Banks, business partners cut Trump Org ties after Capitol attacks

Signature Bank called for President Trump’s resignation

National /
Jan.January 12, 2021 10:15 AM
President Donald Trump (Getty)

President Donald Trump (Getty)

President Donald Trump’s family business is facing mounting challenges after last week’s violent attack in Washington, D.C., as banks, business partners and political allies seek to distance themselves from the president.

New York City said it is “reviewing whether legal grounds exist” to exit its business deals with the Trump Organization, the Washington Post reported. The Trump name is on the carousel and two ice-skating rinks in Central Park, as well as the Ferry Point golf course in the Bronx.

A spokeswoman for Mayor Bill de Blasio said the city is reviewing its business relationships after a mob of Trump supporters stormed the U.S. Capitol.

The Trump Organization removed the president’s name from the two ice-skating rinks in 2019, though it did not provide an explanation for the change.

The fallout from Wednesday’s mob attack is also affecting Trump personally: Signature Bank said on Monday that it would close Trump’s personal bank accounts, which held about $5.3 million, the New York Times reported. In a statement, the bank also called for Trump’s resignation.

Trump Organization also faces pressure from its longtime lender Deutsche Bank, which has said it will not do business with the president in the future. The lender holds about $340 million of the firm’s debt.

In the wake of last week’s attack, the e-commerce company Shopify shut down online stores tied to the president. On Sunday, PGA of America said it would not allow the Trump National Golf Club in Bedminster, New Jersey, to host the 2022 PGA Championship.

The commercial brokerage JLL also dropped its involvement to sell Trump’s Washington, D.C., hotel, although it was not clear if that was connected to the events in D.C.

Day-to-day operations of the Trump Organization were handed over to his sons Donald Jr. and Eric in 2016, after Donald Trump was ushered into the Oval Office. Since then, the company has mostly been focused on selling its assets.

In addition to the financial fallout, the company also faces an investigation by Manhattan District Attorney Cyrus Vance, who is probing Trump and his company for potential crimes. New York Attorney General Letitia James is conducting a civil investigation into Trump’s business, exploring whether it overvalued its assets to secure financing and tax breaks.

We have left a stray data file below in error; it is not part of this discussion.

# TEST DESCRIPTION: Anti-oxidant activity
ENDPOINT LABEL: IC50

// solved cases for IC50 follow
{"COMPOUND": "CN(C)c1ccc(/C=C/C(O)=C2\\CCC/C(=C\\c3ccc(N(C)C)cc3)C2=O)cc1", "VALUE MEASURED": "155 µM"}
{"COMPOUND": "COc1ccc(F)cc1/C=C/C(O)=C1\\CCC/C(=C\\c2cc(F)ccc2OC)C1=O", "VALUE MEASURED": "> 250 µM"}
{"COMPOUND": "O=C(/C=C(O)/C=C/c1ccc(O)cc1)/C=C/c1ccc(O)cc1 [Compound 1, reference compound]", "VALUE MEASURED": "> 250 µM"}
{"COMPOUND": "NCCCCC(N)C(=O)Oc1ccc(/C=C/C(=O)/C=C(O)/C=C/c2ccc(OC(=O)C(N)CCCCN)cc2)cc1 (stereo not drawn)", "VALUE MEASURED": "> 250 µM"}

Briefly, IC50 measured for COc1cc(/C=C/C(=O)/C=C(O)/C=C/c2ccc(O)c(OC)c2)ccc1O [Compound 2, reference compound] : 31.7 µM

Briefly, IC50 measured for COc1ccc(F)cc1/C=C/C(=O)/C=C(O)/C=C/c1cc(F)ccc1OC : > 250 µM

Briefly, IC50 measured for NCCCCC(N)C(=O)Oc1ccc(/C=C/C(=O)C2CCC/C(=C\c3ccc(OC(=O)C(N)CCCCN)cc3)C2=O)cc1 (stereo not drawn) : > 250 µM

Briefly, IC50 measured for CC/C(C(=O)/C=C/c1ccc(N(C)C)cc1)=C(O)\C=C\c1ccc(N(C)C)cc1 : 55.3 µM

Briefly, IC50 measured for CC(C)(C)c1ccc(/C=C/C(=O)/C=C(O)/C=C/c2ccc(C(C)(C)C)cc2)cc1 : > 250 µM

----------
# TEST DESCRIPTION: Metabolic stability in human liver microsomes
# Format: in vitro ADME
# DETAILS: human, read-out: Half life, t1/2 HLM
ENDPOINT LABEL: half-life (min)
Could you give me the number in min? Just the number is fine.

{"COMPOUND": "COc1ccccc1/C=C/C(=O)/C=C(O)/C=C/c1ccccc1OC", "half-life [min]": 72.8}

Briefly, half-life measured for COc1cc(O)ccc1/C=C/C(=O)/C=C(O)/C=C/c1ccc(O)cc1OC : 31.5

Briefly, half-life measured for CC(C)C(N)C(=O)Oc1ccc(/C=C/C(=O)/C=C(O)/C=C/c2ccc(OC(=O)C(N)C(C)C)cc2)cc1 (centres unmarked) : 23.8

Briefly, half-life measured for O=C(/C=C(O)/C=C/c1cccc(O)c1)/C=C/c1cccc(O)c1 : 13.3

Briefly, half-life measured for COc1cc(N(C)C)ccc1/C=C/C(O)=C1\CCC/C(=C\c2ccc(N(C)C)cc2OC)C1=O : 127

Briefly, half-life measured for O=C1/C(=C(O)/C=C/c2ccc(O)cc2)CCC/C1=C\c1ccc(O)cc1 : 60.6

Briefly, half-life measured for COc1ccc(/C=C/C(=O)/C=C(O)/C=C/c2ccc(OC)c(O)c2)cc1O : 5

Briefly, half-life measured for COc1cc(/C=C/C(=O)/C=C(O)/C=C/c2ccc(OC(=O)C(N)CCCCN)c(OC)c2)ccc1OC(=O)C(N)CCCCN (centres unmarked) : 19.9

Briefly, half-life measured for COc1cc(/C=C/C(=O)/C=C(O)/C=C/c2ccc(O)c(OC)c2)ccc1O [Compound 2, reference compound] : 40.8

[Washington Post, NYT— Keith Larsen


Related Articles

arrow_forward_ios
More companies are keeping their offices, but are downsizing those spaces to allow employees to work remotely part-time. (iStock)
Office landlords offer discounts to lock in leases
Office landlords offer discounts to lock in leases
Jocelyne Wildenstein and her Trump World Tower apartment. (Getty, Realtor)
Jocelyn Wildenstein’s Trump World Tower condo sells but may need facelift
Jocelyn Wildenstein’s Trump World Tower condo sells but may need facelift
Brookfield Property Partners' Brian Kingston and Brookfield Asset Management's Bruce Flatt (Brookfield)
Brookfield taking pandemic-hit real estate arm private
Brookfield taking pandemic-hit real estate arm private
Allen Weisselberg and Manhattan District Attorney Cy Vance (Getty)
Feds subpoena Trump CFO’s personal bank records
Feds subpoena Trump CFO’s personal bank records
JPMorgan Chase CEO Jamie Dimon, Salesforce CEO Marc Benioff and PricewaterhouseCoopers US Chairman Tim Ryan (Getty, PwC)
Subleases up 40% across US as companies ditch space
Subleases up 40% across US as companies ditch space
The first season of The Real World was set in this iconic Broadway loft. (Brown Harris Stevens, MTV Vault via YouTube)
Huge Soho loft seen on “The Real World” goes in contract
Huge Soho loft seen on “The Real World” goes in contract
Jenna Ryan (Twitter.com/DotJenna)
Broker who stormed Capitol apologizes as she is charged
Broker who stormed Capitol apologizes as she is charged
Donald Trump and Rosemary Vrablic (Getty/Illustration by Kevin Rebong for The Real Deal)
Real estate deal prompted resignation of Trump’s longtime banker
Real estate deal prompted resignation of Trump’s longtime banker
arrow_forward_ios

The Deal's newsletters give you the latest scoops, fresh headlines, marketing data, and things to know within the industry.

Loading...